His works are often deeply pessimistic and full of bitter irony, in sharp contrast to the prevalent Victorian optimism. His writing is sometimes rough and even inelegant but at its best is capable of immense power.
Tess of the d'Urbervilles (1891) attracted criticism for its sympathetic portrayal of a 'fallen woman' and was initially refused publication. Its subtitle, A Pure Woman, was intended to raise the eyebrows of the Victorian middle-classes and did so. His next major novel, Jude the Obscure (1895) caused an uproar. It was heavily criticized for its apparent attack on the institution of marriage. The book caused further strain on Hardy's already difficult marriage due to Emma's concern that it would be read as autobiographical. Some booksellers sold the novel in brown paper bags and the Bishop of Wakefield is reputed to have burnt a copy. Disgusted with the public reception of two of his greatest works, Hardy gave up writing novels altogether.
- Wessex Poems (1898)
- Poems of the Past and Present (1901)
- The Dynasts (1904)
- The Dynasts, Part 2 (1906)
- The Dynasts, Part 3 (1908)
- Satires of Circumstance (1914)
- Collected Poems (1919)
- Late Lyrics and Earlier (1922)
- Human Shows (1925)
His poetry was not as well received by his contemporaries as his novels had been, but critical response to Hardy's poetry has warmed considerably in recent years, in part because of the influence of Philip Larkin. His poems largely inhabit the same semi-fictional Wessex of the novels, and deal with themes of disappointment in love and life, and humankind's long struggle against the forces that control the world and which are indifferent to human suffering.
- I leant upon a coppice gate
- When Frost was spectre-grey,
- And Winter's dregs made desolate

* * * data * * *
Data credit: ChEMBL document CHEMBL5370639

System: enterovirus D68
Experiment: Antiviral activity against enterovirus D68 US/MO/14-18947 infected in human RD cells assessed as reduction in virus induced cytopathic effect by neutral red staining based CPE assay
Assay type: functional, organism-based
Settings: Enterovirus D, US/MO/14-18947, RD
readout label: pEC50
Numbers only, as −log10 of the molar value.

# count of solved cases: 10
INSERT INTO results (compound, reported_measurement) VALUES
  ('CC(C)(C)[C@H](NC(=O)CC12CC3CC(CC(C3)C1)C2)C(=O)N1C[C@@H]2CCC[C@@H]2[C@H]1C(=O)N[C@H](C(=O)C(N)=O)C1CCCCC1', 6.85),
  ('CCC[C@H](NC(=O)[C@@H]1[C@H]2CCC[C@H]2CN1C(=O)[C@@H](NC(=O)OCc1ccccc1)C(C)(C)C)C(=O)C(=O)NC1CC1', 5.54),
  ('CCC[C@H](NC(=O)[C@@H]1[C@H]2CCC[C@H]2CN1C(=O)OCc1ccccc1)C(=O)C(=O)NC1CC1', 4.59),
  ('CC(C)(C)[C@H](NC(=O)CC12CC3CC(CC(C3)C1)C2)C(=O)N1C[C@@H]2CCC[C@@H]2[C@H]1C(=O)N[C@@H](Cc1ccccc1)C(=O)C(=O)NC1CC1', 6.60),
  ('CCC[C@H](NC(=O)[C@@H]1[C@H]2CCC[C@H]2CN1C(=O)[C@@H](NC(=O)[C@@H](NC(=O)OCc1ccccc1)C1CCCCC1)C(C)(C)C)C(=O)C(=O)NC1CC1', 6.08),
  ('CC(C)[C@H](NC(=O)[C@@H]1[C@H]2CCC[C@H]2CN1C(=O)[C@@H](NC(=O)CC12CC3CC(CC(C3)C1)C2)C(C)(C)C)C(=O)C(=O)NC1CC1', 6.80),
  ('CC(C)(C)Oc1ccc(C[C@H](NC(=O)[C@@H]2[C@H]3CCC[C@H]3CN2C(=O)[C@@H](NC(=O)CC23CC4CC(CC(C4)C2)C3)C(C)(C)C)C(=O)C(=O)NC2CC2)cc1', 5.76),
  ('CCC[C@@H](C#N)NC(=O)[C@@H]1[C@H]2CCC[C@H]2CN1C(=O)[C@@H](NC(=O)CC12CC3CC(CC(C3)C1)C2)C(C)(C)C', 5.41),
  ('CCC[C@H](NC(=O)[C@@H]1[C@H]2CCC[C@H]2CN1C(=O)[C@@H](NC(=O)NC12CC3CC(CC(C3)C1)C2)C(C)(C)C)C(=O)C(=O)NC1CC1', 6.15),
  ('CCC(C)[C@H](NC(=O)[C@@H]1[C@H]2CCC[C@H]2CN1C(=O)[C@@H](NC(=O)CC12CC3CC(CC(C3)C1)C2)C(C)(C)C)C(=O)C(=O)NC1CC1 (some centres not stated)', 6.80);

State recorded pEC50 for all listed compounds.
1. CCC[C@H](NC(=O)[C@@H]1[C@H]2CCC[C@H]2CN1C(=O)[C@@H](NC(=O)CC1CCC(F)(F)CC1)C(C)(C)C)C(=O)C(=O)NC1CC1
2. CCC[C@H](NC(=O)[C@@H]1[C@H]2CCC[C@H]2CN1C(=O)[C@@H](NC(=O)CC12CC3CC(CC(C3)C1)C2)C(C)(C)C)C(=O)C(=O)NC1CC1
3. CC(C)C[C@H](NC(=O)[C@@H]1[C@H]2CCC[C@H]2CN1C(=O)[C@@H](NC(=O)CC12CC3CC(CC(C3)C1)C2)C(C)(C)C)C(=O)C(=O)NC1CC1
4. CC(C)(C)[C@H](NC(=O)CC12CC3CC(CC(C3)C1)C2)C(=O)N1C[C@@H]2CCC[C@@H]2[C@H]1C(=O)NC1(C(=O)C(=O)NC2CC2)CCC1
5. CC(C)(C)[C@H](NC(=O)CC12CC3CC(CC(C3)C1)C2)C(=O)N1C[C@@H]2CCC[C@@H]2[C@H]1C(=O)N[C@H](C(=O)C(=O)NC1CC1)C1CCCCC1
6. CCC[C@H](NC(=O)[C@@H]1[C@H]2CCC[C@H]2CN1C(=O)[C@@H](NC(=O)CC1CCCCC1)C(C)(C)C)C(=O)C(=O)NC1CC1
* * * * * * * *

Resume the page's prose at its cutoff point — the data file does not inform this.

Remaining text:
- The weakening eye of day.
- The tangled bine-stems scored the sky
- Like strings of broken lyres,
- And all mankind that haunted nigh
- Had sought their household fires.
- The land's sharp features seemed to be
- The Century's corpse outleant,
- His crypt the cloudy canopy,
- The wind his death-lament.
- The ancient pulse of germ and birth
- Was shrunken hard and dry,
- And every spirit upon earth
- Seemed fervourless as I.
- At once a voice arose among
- The bleak twigs overhead
- In a full-hearted evensong
- Of joy illimited;
- And agèd thrush, frail, gaunt, and small,
- In blast-beruffled plume,
- Had chosen thus to fling his soul
- Upon the growing gloom.
- So little cause for carolings
- Of such ecstatic sound
- Was written on terrestrial things
- Afar or nigh around,
- That I could think there trembled through
- His happy good-night air
- Some blessèd Hope, whereof he knew
- And I was unaware.
This has many elements that are typical of Hardy's work. The strong first person voice, telling the story that the poem is centered around; an incident in nature triggering deep reflections in the observer (compare Hardy's poem about the lunar eclipse); the rural or bucolic setting; the desolate landscape; the struggle of small forces pitted against inimical nature; the faint but real possibility of redemption and hope at last.
Note also the formal rhythm and rhyme, and the high poetic tone, coupled with delightfully simple phrases such as "happy good-night air".
- The Oxford Companion to English Literature
- Thomas Hardy: A Biography, Michael Millgate, 1982, revised ed. 2004, O.U.P., ISBN 0199275653
- Thomas Hardy's Wessex, Hermann Lea (written with Hardy's assistance)